With Gemini, Aaron Katz does his cover of the Los Angeles-set murder mystery, homing in on the genre’s evocative loneliness. In a city known for reinvention, anyone can be anything, which implies that everyone is also no one. Katz opens the film on a haunting image of upside-down palm trees, suggesting a rarefied dream world that’s out of tilt—an impression that’s intensified by Keegan DeWitt’s score, which bridges the jazzy sound of 1940s noirs with the synth-laden melancholia of so many ’80s-era neo-noirs. The film abounds in such topsy-turvy re-appropriations of familiar tropes, but Katz doesn’t bracket Gemini in quotation marks, understanding that L.A. murder mysteries live on for their simultaneous senses of damnation and possibility. Most people who dream of being filmmakers and movie stars aren’t successful in their aims, but there’s always the haunting promise of the few who are.
Katz is a location-centric artist, making films that follow characters who find themselves adrift in cities that are often relatively new to them. Gemini particularly suggests a companion piece to his Cold Weather, as both inform mystery narratives with naturalism. Katz’s films so recognizably belong to everyday people that our expectations are violated when the narratives take a turn toward the perverse or uncanny, which contrasts with genre films that announce their weirdness from the outset, making weird banal.
One can never quite tell in a Katz film, for instance, whether dialogue is setting up punchlines for future use, or whether the rich randomness of the characters’ conversations is reflective of the free association of daily, reassuringly unremarkable life. Katz is attentive to how characters move and speak in their settings, allowing his camera to drink them in at length as they banter. This all feels very “real,” yet the settings, especially those of Gemini, are heightened in the tradition of the L.A. noir: bathed in neon, with an emphasis on rococo angles that suggest German expressionism, or cages. Gemini is more of an overt style piece than Katz’s prior films. In certain fashions, the film is reminiscent of Nate Silver’s Thirst Street, as each allow their creators to heighten their formalism to a fevered pitch without losing their grasp of the pathos of essentially middle-class life.
In a city known for reinvention, anyone can be anything, which implies that everyone is also no one.
Gemini concerns a crisis that erupts between a personal assistant, Jill LeBeau (Lola Kirke), and her employer, a movie star named Heather Anderson (Zoë Kravitz). Jill and Heather are informal and affectionate with one another in fashions that suggest friendship and even romantic involvement—except there’s always a line signifying the differences in Jill and Heather’s respective class statuses. Heather makes messes on a whim that she expects Jill to clean up, evincing a classic sense of wealthy entitlement that Kravitz plays with unusual subtlety. Katz and Kravitz don’t make a joke of Heather’s self-absorption, understanding that parody would defang it.
Characteristically, Katz devotes a long and leisurely act to getting to know Jill and Heather—to the point that we may begin to wonder if this film is solely a character study. Katz floods the dialogue with red herrings, carefully preparing for a thriller situation while illustrating the distrust that comes with a life as privileged as Heather’s. Early in the film, a man calls Heather’s phone, which Jill answers, and says that he’s going to kill her. Later, a young woman named Sierra (Jessica Parker Kennedy) sits next to Heather and Jill in a restaurant booth, exhibiting a sense of entitlement that rivals that of Heather herself, and asks for a picture. Sierra looks eerily like Heather, which, given the film’s title, also causes our anticipatory senses to tingle. Heather eventually asks Jill for a gun, and the two drink some sort of Mello Yellow cocktail in Jill’s apartment. They wind up at Heather’s mansion, and a motion-detection light can be seen illuminating the property in the background.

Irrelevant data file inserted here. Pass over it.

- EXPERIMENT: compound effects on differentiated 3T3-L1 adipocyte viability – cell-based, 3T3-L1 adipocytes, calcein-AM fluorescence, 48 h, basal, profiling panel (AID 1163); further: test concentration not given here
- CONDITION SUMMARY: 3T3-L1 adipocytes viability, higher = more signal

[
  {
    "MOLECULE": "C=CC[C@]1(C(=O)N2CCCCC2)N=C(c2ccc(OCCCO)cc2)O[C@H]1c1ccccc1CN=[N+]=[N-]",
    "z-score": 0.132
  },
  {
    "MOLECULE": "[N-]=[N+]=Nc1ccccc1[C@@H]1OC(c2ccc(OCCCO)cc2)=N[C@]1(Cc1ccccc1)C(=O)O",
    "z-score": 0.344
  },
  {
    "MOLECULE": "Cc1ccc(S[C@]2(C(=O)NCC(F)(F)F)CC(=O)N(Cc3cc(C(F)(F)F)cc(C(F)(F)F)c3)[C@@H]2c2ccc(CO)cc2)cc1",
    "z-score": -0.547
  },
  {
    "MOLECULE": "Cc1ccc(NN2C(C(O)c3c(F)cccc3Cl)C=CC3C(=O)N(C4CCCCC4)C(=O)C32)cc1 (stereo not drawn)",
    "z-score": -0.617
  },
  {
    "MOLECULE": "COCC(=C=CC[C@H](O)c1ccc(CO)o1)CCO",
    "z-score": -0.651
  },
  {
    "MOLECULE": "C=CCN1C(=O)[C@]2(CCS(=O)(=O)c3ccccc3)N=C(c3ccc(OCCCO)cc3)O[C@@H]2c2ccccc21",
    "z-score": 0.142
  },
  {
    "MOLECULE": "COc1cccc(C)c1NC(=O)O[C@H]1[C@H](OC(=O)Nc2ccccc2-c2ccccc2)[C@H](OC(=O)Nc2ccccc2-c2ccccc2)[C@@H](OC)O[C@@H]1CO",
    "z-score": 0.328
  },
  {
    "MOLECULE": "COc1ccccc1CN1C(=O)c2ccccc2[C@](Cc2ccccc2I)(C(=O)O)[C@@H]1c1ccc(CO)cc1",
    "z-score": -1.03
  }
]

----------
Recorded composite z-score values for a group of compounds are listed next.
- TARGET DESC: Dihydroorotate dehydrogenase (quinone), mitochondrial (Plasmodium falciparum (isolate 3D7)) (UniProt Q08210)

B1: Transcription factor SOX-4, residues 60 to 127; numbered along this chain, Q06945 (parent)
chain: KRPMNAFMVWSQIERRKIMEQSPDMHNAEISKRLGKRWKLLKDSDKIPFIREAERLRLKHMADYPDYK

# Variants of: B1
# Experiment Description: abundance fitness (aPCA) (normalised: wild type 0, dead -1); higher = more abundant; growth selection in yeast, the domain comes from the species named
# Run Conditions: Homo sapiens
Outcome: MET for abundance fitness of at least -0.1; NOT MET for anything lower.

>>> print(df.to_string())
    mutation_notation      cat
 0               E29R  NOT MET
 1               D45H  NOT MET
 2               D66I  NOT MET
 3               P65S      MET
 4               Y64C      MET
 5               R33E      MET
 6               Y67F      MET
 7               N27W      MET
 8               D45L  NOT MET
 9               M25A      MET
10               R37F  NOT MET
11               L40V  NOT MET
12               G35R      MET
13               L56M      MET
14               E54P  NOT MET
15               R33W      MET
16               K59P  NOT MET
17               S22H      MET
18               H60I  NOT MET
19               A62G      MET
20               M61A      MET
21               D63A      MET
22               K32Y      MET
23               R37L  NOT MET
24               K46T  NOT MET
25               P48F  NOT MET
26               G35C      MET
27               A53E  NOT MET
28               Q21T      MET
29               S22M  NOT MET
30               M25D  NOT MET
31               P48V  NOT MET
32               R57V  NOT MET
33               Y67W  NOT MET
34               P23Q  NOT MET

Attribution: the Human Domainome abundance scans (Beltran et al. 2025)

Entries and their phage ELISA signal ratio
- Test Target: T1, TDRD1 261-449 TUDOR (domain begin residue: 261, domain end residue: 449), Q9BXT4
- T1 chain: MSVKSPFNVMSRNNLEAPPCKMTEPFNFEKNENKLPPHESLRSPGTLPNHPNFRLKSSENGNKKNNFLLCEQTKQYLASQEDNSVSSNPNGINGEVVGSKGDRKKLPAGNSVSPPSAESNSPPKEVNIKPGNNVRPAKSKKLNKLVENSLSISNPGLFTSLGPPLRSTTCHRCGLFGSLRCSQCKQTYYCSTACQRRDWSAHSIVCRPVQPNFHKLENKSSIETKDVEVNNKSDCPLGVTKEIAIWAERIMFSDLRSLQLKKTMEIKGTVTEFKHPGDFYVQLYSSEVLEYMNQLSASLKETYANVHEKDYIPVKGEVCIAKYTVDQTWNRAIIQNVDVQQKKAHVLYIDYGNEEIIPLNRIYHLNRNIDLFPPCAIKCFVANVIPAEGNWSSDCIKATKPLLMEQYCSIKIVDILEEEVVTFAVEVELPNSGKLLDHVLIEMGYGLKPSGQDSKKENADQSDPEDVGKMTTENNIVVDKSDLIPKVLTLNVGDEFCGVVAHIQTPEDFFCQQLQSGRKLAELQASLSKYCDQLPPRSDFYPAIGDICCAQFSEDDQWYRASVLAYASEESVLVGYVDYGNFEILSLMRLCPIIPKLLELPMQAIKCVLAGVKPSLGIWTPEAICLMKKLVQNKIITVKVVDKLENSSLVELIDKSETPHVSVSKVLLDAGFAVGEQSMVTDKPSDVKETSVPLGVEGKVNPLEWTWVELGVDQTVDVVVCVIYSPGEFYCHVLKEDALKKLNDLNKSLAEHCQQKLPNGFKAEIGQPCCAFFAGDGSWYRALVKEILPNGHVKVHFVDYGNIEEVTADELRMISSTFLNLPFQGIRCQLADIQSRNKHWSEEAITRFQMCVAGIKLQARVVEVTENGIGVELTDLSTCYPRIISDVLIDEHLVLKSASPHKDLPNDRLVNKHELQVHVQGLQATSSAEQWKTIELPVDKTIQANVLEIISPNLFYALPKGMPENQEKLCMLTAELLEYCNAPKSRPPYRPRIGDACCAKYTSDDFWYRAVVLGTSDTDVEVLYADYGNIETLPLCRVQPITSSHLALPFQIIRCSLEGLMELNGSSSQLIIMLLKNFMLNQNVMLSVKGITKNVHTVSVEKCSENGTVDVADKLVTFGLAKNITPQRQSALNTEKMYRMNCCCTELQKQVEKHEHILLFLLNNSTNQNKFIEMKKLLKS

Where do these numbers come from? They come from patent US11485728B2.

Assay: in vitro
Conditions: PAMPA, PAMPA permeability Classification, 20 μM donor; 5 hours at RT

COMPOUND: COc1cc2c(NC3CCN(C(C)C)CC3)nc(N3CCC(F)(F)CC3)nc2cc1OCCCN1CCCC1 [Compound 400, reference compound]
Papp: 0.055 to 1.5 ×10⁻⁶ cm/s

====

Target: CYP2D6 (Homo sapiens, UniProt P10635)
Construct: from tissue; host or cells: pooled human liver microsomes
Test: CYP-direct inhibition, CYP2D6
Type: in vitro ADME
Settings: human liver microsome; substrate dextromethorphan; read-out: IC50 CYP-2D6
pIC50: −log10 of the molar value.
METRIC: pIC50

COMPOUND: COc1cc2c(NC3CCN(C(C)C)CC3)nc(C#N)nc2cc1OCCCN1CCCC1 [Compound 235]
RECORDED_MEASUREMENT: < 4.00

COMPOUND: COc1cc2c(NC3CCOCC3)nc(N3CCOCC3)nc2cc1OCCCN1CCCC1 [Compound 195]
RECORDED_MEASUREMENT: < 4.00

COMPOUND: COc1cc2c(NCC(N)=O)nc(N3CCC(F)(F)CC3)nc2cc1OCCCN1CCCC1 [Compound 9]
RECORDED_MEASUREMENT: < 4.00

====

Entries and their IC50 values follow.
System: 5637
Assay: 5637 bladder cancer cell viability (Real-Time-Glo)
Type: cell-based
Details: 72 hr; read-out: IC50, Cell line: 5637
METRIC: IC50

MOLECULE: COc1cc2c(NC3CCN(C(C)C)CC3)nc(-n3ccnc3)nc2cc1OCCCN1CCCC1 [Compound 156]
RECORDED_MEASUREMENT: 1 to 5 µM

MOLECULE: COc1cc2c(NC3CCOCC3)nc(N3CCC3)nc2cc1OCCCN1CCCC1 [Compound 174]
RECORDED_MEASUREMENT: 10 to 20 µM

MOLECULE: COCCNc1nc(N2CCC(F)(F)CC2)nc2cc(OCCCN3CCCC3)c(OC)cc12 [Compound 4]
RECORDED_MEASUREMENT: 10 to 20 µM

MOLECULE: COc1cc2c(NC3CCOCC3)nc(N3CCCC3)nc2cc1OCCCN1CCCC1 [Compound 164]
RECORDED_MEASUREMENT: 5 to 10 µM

The film does eventually explode the latent tension of these sequences. Jill’s accused of a crime, and the trouble in which she finds herself scans as an elaborate metaphor for the headaches that are frequently caused by Heather’s blithe selfishness. As a personal assistant, Jill is simultaneously understood to be the ultimate insider and outsider, regarding L.A. from the perspective of a great success as well as that of an anonymous worker bee. Jill is tasked with solving a mystery, and she dyes her hair blond and wears a trench coat, suggesting an unconventional, almost handmade P.I. along the lines of the one played by Anna Karina in Godard’s Made in U.S.A. She’s allowed to take charge of her life, being active rather than reactive, yet Jill’s quest is still framed within Heather’s larger narrative.
Jill traverses many facets of L.A.—the glamorous side of secret bars and hotels for stars, and the working-class realm that includes strip-mall laundromats and cafés—and Katz informs her quest with a poignant existential quality. He frequently blends Jill in with her settings, often as a reflection within a reflection, suggesting a person who’s become a ghost of their own life, which Kirke casually physicalizes in a performance of careful, intense, and enraptured inhabitation. Gemini is ultimately revealed to be a story of failed self-actualization. Jill is offered a terrifying opportunity to start again, to reacquaint herself with whatever she wanted to be before she was an assistant. But how many people would accept such an offer? Maybe Jill, without Heather, no longer exists, and the pull of L.A.’s promises is steadfast.